RIDER STORIES – Stephen McNally, 1983

Saturday, January 6th, 2018

In the first of a regular series, we hear from riders who have ridden Ireland’s longest running mass participation bike ride. Here Stephen McNally shares his experience of the 1983 Wicklow 200.



Stephen McNally on his way to World’s Masters Pursuit silver. Manchester, 2011. Photo: Larry Hickmott (velouk.net)

Stephen McNally is a lifelong cyclist who performed with distinction on the local racing scene as a junior and again in a more recent comeback to the sport.

McNally won a European Masters Pursuit gold medal in 2011 and finished second to Martyn Irvine in the Irish Senior Men’s Pursuit Championship, 26 years after he had won the same title on the same Sundrive Road track.

An IVCA member for many years, Stephen was still a callow youth when he first encountered the promoting organisation for Ireland’s toughest sportive. He has ridden the Wicklow 200 on several occasions over the years but none was more memorable than the first time he took on the challenge in the second running of the event in 1983.

Here is his Story:

“I had started cycling regularly in early 1982, a naive 15-year-old, tagging on the back of the Bray Wheelers club spins, under the guidance of Paddy Martin. I rode my bike as often as I could, sometimes with Bray and sometimes alone, or with my cousin Nobby who had also recently started cycling. Myself and Nobby, and other friends made several An Oige hostelling trips on our bikes during 1982, taking us all over Leinster and down as far as Cork… These trips have given me some of my fondest cycling memories.
“So when Nobby suggested that we should train for a cycling event called the Wicklow 200 in May 1983, I jumped at it. Even though we were only 15 and 16 at the time, our hostelling trips had us well trained for long distance cycling. 1983 was the second running of the Wicklow 200, and the route went over many of the Wicklow roads we were already very familiar with. We were really looking forward to it.

“As he lived closer to the starting location in Milltown, Dublin, I stayed at Nobby’s house the night beforehand. Disappointingly, we opened the curtains the following morning to be greeted by pouring rain. Worse again, it was forecast to rain for the entire day. Whether through youthful stubbornness or more likely naivety we didn’t give it much thought and hit the road. When we arrived in Milltown for the start already soaked to the skin there was a small group of people gathered at the start and we headed off without much delay.

“The finer details of the day itself and the exact route of the Wicklow 200 that year have faded a little but what is still crystal clear, 35 years later, is that it did not stop raining all day! We have an uncle living in Blessington, and we stopped there for an hour or two, for a hot dinner, and a chance to thaw out. I also have a memory of a couple of guys being lifted into the back of an ambulance at some point during the day, not after an accident, but because they were totally under-dressed, suffering with hypothermia, and needed urgent medical assistance.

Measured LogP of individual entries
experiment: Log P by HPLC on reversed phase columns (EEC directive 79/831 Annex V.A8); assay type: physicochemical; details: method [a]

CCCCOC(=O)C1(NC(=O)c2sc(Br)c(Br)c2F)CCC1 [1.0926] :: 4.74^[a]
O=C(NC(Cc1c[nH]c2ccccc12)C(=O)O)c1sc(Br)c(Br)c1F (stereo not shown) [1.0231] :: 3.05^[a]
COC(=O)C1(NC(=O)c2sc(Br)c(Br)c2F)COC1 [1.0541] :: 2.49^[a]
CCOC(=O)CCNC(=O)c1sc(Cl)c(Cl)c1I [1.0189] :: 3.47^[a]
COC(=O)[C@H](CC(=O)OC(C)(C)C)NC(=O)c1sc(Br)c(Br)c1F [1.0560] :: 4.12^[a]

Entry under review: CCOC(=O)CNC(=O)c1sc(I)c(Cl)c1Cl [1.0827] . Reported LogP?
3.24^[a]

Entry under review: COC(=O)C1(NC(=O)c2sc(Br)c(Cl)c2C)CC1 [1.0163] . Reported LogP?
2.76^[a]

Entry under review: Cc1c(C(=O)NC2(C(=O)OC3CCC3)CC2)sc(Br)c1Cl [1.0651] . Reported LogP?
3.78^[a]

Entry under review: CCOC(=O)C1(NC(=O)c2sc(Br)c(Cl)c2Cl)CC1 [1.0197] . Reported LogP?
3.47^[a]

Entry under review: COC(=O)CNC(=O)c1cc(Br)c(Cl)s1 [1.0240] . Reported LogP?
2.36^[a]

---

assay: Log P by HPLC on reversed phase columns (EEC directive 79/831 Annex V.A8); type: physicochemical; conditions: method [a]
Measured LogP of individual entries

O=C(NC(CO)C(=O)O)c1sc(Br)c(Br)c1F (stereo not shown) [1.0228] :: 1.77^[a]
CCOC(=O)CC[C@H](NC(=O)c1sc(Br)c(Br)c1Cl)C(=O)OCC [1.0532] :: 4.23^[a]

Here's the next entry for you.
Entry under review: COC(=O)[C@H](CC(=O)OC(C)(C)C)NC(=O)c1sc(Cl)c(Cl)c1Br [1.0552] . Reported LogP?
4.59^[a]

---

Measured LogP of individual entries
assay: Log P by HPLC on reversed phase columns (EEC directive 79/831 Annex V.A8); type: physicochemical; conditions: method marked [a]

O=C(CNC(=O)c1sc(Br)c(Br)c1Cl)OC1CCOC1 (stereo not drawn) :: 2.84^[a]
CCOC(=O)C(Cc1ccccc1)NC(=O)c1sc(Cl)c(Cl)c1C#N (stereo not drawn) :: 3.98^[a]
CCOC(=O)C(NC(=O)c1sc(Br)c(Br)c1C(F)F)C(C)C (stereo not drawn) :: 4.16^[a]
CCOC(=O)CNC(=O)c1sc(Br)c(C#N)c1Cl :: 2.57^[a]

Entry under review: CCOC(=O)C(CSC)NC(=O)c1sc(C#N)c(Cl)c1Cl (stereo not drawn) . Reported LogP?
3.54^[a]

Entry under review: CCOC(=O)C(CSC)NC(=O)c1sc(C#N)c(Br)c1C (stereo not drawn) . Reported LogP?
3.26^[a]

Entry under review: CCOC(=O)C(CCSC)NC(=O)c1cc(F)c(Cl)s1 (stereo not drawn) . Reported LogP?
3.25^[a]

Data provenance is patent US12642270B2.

McNally, left, with the Sorrento CC Junior Tour squad. Navan, 1984

McNally, left, with the Sorrento CC Junior Tour squad. Navan, 1984

“I have another memory of the day, and that is huddling together in the doorway of a shop in some town or village towards the end of the route, sheltering from the rain. We’d both got the ‘knock’ at this stage. We had no food left so we dug into our soggy woollen jersey pockets for some money to buy food. We clubbed together a few pennies, and Nobby went in to the shop. He came out a few minutes later with a box of sugar cubes and we proceeded to scoff the entire box between us!

“In total, the entire event took us somewhere between 12 and 13 hours. After we got back to Milltown, we still had 8-10km to go back to Nobby’s house. We were like two shivering skeletons when we finally made it home. We were so cold we had to have our cycling clothes peeled off us. We sat in the kitchen, wrapped in blankets with our feet in basins of warm water drinking hot tea for ages before we felt any way normal. I remember my fingers were so aching and swollen afterwards, I was unable to properly hold a pen to write properly in school for several days…

“So that was my first Wicklow 200. Happy to report I have done several more since then. The event moved to its current June slot soon afterwards, and thankfully, although I’ve had many many tough times on the bike since then, I’ve never experienced anything like that first Wicklow 200!”

Ridden the Wicklow 200? We’d love to hear your story! Submit your story with photos to: wicklow200info@gmail.com